Santa Clara Valley


The first enumeration of the inhabitants of the pueblo of San Jose was taken in 1831 and showed 166 men, 145 women, 103 boys and 110 girls, making a total of 524. Overland travel to California did not commence until the forties.  The first foreigner to locate in this valley was John Gilroy, who was a sailor on board a vessel belonging to the Hudson Bay Company that touched at Monterey in 1814.  He was a Scotchman and the causes for his abandoning ship are differently stated.  One report was that he had a quarrel with one fo the officers and deserted, while it is just as positively stated that he had a severe attack of scurvy and was left on shore to be cured.  However that might have been it is well authenticated that in the same year, he found his way into the Santa Clara Valley, locating at San Ysidro, afterward named Gilroy.  He was hospitably entertained and finally married in to the wealth family of the Ortegas.  He was a man of great force of character and accumulated a large property in lands and cattle but died poor in 1869.

In 1818 there came to San Jose a man whose names is historic in this community, Don Antonio Sunol.  He was a native of Barcelona, Spain, but had served in the French navy under the First Empire.  He was an officer of distinction and was present when Napoleon surrendered after Waterloo.  He then sough the New World and settled in Santa Clara Valley where he achieved distinction, wealth and respect.  He died in San Jose in 1865.

The first citizen of the United States to settle in Santa Clara Valley was Philip Doak.  He was a block and tackle maker employed on a whaling vessel.  Leaving salt water at Monterey in 1822 he journeyed northward to settle near Gilroy.  His home was on the ranch of Mariano Castro, one of those daughters he afterward married.  Matthew Fellom came to the valley the same years and located near San Ysidro, or old Gilroy as it was afterward called.  Fellom was a Dane and like Doak was a whaler.  He left his vessel at one of the northern ports and made his way overland to the Santa Clara Valley.  He died in 1873.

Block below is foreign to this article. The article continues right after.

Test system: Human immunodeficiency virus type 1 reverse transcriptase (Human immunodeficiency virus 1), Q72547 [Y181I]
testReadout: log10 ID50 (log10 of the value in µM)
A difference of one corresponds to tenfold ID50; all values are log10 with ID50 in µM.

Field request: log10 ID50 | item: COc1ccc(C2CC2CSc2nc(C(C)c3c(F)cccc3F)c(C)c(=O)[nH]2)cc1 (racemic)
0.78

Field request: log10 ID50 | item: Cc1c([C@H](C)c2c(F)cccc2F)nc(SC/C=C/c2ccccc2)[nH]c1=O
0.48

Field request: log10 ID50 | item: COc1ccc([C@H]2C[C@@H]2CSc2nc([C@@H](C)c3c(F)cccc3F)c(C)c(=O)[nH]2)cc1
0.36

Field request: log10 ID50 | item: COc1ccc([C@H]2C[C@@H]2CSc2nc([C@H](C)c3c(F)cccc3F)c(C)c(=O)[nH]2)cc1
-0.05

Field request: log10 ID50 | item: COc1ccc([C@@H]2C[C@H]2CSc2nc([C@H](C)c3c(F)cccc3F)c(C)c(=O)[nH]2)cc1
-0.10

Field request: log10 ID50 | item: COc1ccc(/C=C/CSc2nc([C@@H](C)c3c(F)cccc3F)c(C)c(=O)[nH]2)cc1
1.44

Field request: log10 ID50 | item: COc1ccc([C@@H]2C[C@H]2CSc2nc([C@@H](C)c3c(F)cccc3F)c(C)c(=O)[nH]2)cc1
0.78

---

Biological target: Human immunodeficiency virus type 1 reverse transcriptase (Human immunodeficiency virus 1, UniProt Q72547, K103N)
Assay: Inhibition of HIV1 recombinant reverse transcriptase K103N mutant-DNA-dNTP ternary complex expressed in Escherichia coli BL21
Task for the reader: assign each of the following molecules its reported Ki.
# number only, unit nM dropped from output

Theses are the only foreigners, of which there is record, who were living in the valley up to 1830, if William Willis, an Englishman, is excepted. He was known to be in the pueblo in 1828, but his subsequent history is not known.  It has been estimated that in 1830 there were not more than 100 foreigners in the whole of California.  John Burton came to San Jose in 1830.  He was afterward alcalde of the pueblo.  Harry Bee, who died in San Jose in 1897 as the oldest pioneer in the county, came to the Valley in 1833.  He had been in the state seven years, having landed at Monterey as an English sailor in 1827.  He was born in 1809 and during the Mexican War acted as scout and courier for Commodore Sloat.  In the same yar came William Gulnac, James Alexander Forbes, James Weekes, Nicolas Dodero, John Price, WIlliam Smith, George Fergus, Thomas Pepper, a man called "Blind Tom", William Welsh, Charles Brown and "Moche Dan."  Thomas Brown and William Daily came in 1834.  OF these several were prominent either in the early days of in the later history of California.  Gulnac was for many years major domo at the Mission of  San Jose in Alameda county.  He married a daughter of the  Cesenas.  Forbes was vice- counsul for Great Britian.  Weekes  served as Alcalde in 1847.  In 1838 Henry Woods and Lawrence Carmichael arrived.